Can engaging in dance help manage the symptoms of nervous system disorders such as Parkinson’s disease?
Many disorders of the central nervous system may become chronic in senior citizens, and one of the most insidious is Parkinson’s disease (PD). PD is a degenerative disorder that adversely affects both the motor system and non-motor systems. Preliminary symptoms may include slowing movement, rigidity and tremors, and difficulty with mobility. As the condition worsens, behavior, sleep, cognitive and sensory systems may be impacted. In the later stages of the disease, dementia may develop.
Parkinson’s disease typically manifests in people over the age of 60. Once and diagnosed, life expectancy ranges between 7 and 15 years. There is no known cure – and available treatments are intended to mitigate symptoms rather than eliminate them. Primary treatments include medication, but surgically implanted microelectrodes to facilitate deep brain stimulation may eventually be required.
There are alternative methods of non-conventional treatment that appear to be helping those with Parkinson’s disease and other related CNS conditions. One of the most inspiring revelations is that dancing – and music programs in general – are delivering relief to those living with PD. Whether to strengthen the body, boost cognition, or enhance quality of life, some form of dancing is offered at increasing numbers of assisted living programs. While more study is needed on the subject, those who engage in dancing and movement set to music are experiencing significant results. Dance for Parkinsons ,based in Brooklyn, has several national chapters and is showing success with PD patients.
As one senior dancer stated “The dance class has made a huge difference in my symptoms – I am walking better, feel more balanced and stronger. The class provides an inspiration to move.” Another shared, “When I am in dance class, I feel like I don’t have Parkinsons anymore.”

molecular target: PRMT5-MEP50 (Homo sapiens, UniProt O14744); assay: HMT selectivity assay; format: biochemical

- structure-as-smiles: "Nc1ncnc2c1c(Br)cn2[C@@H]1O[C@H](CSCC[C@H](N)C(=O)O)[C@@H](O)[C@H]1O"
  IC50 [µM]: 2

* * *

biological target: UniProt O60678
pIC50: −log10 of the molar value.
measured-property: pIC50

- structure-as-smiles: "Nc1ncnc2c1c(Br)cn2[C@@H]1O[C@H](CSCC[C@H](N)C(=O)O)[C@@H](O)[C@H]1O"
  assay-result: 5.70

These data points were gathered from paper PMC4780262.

How Does Dance Help Those CNS Disorders?
- Dance supports increased flexibility and mobility: As we age, a lack of movement can have devestating results. This is why senior citizens are especially encouraged to develop a daily exercise regimen, whether walking, swimming or dancing. Dance maintains flexible muscles and promotes mobility and easier movement.
- Dancing sharpens cognition and establishes a mind-to-body connection: Dance requires not only physical exertion, it requires that the dancer thinks about the moves they are making. This mind-to-body connection helps Parkinsons patients to maintain control of their body.
- Dancing focuses on movement and balance: When someone has a condition that impairs stability and mobility, they often stay away from activities that require them to be on their feet. However, dancing can help PD patients to regain some of the agility and balance they have lost, as well as encourage new range of movement.
- Dance classes push back against feelings of loneliness and isolation: Individuals who live with a chronic disease that affects the central nervous system often isolate themselves out of shame or embarrassment. This situation can quickly lead to loneliness and depression. When a patient participates in a dance class, they join with others in a celebratory expression of fun and friendship.
- Dancing restores confidence: Those who ive with physical and mental challenges often lose their confidence and can be very self-conscious. When a Parkinsons patient learns to dance, they embrace the idea that they can still enjoy life and accomplsh something new – building self-worth and confidence.
In summary, dancing encourages creativity and happiness – and that is something every human deserves.
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